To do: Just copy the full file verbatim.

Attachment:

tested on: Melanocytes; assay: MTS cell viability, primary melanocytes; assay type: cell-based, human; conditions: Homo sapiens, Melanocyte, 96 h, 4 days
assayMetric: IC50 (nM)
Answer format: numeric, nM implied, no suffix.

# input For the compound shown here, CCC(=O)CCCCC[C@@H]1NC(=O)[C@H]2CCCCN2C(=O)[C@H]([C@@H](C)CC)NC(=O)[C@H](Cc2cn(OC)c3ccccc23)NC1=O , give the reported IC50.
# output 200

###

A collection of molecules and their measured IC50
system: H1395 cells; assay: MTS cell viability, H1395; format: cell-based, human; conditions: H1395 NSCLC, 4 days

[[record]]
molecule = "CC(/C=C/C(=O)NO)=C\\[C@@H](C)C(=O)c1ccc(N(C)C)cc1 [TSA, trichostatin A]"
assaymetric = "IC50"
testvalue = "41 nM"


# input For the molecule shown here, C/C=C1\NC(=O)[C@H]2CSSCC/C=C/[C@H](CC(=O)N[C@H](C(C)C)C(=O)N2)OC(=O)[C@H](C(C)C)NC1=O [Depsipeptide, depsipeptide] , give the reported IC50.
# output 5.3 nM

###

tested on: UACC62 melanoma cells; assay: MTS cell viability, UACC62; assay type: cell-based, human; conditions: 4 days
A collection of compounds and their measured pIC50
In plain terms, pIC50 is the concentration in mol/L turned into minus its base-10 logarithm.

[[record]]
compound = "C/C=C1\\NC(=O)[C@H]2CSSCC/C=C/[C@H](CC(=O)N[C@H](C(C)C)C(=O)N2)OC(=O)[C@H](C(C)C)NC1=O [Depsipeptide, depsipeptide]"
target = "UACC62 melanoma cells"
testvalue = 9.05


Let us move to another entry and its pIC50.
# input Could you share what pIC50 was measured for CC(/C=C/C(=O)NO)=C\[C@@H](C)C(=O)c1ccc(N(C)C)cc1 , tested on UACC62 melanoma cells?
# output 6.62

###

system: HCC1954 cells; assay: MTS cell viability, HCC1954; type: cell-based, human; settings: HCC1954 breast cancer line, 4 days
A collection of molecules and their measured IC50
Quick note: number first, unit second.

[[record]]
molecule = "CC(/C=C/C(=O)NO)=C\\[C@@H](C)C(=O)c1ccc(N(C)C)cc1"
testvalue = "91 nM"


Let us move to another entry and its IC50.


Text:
tested on: Melanocytes; assay: MTS cell viability, primary melanocytes; assay type: cell-based, human; conditions: Homo sapiens, Melanocyte, 96 h, 4 days
assayMetric: IC50 (nM)
Answer format: numeric, nM implied, no suffix.

# input For the compound shown here, CCC(=O)CCCCC[C@@H]1NC(=O)[C@H]2CCCCN2C(=O)[C@H]([C@@H](C)CC)NC(=O)[C@H](Cc2cn(OC)c3ccccc23)NC1=O , give the reported IC50.
# output 200

###

A collection of molecules and their measured IC50
system: H1395 cells; assay: MTS cell viability, H1395; format: cell-based, human; conditions: H1395 NSCLC, 4 days

[[record]]
molecule = "CC(/C=C/C(=O)NO)=C\\[C@@H](C)C(=O)c1ccc(N(C)C)cc1 [TSA, trichostatin A]"
assaymetric = "IC50"
testvalue = "41 nM"


# input For the molecule shown here, C/C=C1\NC(=O)[C@H]2CSSCC/C=C/[C@H](CC(=O)N[C@H](C(C)C)C(=O)N2)OC(=O)[C@H](C(C)C)NC1=O [Depsipeptide, depsipeptide] , give the reported IC50.
# output 5.3 nM

###

tested on: UACC62 melanoma cells; assay: MTS cell viability, UACC62; assay type: cell-based, human; conditions: 4 days
A collection of compounds and their measured pIC50
In plain terms, pIC50 is the concentration in mol/L turned into minus its base-10 logarithm.

[[record]]
compound = "C/C=C1\\NC(=O)[C@H]2CSSCC/C=C/[C@H](CC(=O)N[C@H](C(C)C)C(=O)N2)OC(=O)[C@H](C(C)C)NC1=O [Depsipeptide, depsipeptide]"
target = "UACC62 melanoma cells"
testvalue = 9.05


Let us move to another entry and its pIC50.
# input Could you share what pIC50 was measured for CC(/C=C/C(=O)NO)=C\[C@@H](C)C(=O)c1ccc(N(C)C)cc1 , tested on UACC62 melanoma cells?
# output 6.62

###

system: HCC1954 cells; assay: MTS cell viability, HCC1954; type: cell-based, human; settings: HCC1954 breast cancer line, 4 days
A collection of molecules and their measured IC50
Quick note: number first, unit second.

[[record]]
molecule = "CC(/C=C/C(=O)NO)=C\\[C@@H](C)C(=O)c1ccc(N(C)C)cc1"
testvalue = "91 nM"


Let us move to another entry and its IC50.